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Pubs - London's Second Most Famous Attraction

Pubs - London's Second Most Famous Attraction

Next to the royals, London's pubs are England's most famous attraction. The city is bursting at the seams with pubs — over 6,000 at last count. Yet, with so many to choose from, finding good ones can be difficult.

Since pubs first appeared back in Roman times, people have talked about them, had fun in them, played in them, and relied on them for good food, drink, and companionship. Pubs have served as courts of law, churches, and auction rooms. Smaller towns often used them as mortuaries. Soccer had its birth in a pub, as rival inns battled against each other. So did cricket.

Music began in pubs, and great musicians, like Paganini, played in them. English literature became a part of pub life in Chaucer's Tabard and has continued to be linked to them ever since. Shakespeare frequented inns and alehouses and set many a scene in them. Dickens immortalized one of London's most famous pubs, the Spaniard's Inn on Hampstead Heath, in his Pickwick Papers.

Pubs have also been the haunt of the infamous highwaymen like Dick Turpin, who, legends says, kept watch in an upper room of the Spaniard's Inn for suitable wealthy travelers whom he could relieve of their purses. You, too, can join the legions of writers and artists, charlatans and comics, and ordinary people who enjoy pubs when you stay in London with Go With Oh.

If you know where to look, you'll discover some real gems. The barman's cry of "Coming, sir, coming" must have been invented with the pub itself. Though this may be a common point, pubs, themselves are as different from each other as night and day.

The local is still the mainstay of London's drinking establishments. This is a pub in a local neighborhood whose customers come in every day to socialize. It's the place where they meet their friends, catch up on gossip, solve the world's problems, and discuss the weather. Packed on weekdays, come evenings and weekends, they're almost empty. Though fine for a quick pint of ale, they're not too friendly to visitors. The stares you'll get from the local crowd will sometimes be chilly enough to freeze the froth off your Guinness.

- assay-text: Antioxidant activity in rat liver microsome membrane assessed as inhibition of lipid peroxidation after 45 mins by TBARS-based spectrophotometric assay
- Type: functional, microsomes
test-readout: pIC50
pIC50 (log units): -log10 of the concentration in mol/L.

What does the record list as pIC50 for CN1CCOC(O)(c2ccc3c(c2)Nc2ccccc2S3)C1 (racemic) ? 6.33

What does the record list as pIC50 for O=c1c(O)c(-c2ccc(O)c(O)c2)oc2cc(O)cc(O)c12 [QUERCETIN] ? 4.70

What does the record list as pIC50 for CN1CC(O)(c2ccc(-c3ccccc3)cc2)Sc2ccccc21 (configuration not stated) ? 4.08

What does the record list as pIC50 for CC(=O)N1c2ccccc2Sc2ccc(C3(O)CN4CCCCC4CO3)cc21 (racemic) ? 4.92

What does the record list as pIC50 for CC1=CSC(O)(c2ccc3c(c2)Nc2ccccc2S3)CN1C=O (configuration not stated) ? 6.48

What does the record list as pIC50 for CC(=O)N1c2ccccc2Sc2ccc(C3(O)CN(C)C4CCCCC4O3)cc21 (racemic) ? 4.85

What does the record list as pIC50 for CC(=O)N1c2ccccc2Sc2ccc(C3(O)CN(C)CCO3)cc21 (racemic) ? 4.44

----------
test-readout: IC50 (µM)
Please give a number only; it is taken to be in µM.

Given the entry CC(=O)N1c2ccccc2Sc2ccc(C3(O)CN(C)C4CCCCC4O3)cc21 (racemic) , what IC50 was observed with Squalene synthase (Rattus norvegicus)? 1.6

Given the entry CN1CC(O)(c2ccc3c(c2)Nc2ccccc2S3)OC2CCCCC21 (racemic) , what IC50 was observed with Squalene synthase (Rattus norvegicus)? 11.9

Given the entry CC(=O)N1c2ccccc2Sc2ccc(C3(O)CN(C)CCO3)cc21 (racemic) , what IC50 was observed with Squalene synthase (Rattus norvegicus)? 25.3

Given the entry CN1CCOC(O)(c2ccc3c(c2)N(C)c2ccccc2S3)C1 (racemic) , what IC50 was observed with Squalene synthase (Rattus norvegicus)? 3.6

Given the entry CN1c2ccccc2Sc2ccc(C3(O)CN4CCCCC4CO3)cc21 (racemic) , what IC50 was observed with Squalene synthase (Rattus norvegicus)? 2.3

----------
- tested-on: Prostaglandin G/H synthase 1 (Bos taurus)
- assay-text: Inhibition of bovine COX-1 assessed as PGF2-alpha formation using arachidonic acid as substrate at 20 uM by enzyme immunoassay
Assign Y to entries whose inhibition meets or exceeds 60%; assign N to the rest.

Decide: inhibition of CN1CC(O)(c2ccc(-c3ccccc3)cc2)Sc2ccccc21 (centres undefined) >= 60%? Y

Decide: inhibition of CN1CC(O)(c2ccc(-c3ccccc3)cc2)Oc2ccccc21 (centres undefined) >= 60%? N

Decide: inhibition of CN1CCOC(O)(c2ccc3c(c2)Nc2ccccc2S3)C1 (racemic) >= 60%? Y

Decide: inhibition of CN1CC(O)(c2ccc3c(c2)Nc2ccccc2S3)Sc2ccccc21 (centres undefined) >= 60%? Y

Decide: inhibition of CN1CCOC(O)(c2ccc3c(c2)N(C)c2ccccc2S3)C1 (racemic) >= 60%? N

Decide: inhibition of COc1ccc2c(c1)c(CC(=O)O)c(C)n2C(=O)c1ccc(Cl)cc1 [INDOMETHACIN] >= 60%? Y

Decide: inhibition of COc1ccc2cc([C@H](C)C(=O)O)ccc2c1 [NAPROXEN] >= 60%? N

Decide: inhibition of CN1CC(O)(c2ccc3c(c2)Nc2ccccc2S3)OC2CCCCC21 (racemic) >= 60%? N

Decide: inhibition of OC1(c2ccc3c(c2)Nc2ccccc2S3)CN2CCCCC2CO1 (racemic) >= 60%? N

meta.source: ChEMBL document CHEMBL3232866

There's another type of pub, the purist pub, which caters almost exclusively to visitors who are likely to go once and never again. You'll find them in tourist and shopping areas. All share two things: high prices and a total lack of concern for the customer.

Is there a middle ground? You bet. While franchises and chain businesses in the United States all look alike, those in London, especially pubs like Charrington, are all different. In fact, the brewing companies own or franchise the pubs as outlets for their beers. While Charrington is one of many, it's certainly one of the best.

There are perhaps 100 pubs in London that will meet your expectations of an English pub and will offer excellent service as well. They all have a general warmth that welcomes strangers as readily as the regulars, and on top of that have some special virtue that makes them stand out. Many of these are the older pubs that have been giving pleasure to customers for centuries. The above mentioned Spaniard's Inn is one of them, so is Ye Old Watling, located across from St. Paul's Cathedral on the oldest street in town. Not only is it on the oldest street, but it is the oldest pub in London, having been badly damaged in the Great Fire of 1666 and rebuilt by Sir-Christopher Wren.

The law limits when alcoholic drinks can be served. Most London pubs are open from 11 a.m. until at least 11 p.m. on weekdays and Saturdays and from noon to 11.00 p.m. on Sundays. And remember, there's no table service. You must go to the bar and get your drink — and pay for it immediately — that, too, is the law.